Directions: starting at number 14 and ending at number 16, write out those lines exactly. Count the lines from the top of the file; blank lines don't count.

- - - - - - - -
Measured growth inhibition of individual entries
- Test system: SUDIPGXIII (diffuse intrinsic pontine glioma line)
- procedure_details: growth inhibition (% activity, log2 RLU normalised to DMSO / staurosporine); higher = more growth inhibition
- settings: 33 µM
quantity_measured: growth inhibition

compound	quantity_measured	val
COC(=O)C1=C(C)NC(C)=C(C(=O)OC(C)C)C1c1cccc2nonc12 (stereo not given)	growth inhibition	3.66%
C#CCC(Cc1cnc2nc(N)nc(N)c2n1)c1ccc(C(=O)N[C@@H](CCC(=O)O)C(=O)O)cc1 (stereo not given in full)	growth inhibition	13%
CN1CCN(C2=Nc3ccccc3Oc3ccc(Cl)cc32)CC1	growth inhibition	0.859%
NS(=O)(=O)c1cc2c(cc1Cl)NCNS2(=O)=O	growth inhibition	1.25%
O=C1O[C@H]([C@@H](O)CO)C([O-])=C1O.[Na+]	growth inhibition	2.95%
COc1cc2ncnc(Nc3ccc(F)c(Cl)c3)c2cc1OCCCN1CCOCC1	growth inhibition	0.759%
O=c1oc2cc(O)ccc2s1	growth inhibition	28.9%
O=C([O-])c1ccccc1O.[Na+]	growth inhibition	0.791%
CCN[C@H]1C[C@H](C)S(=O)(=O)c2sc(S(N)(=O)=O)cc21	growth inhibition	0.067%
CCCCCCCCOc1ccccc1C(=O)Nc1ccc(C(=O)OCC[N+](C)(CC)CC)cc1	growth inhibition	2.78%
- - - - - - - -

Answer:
O=C([O-])c1ccccc1O.[Na+]	growth inhibition	0.791%
CCN[C@H]1C[C@H](C)S(=O)(=O)c2sc(S(N)(=O)=O)cc21	growth inhibition	0.067%
CCCCCCCCOc1ccccc1C(=O)Nc1ccc(C(=O)OCC[N+](C)(CC)CC)cc1	growth inhibition	2.78%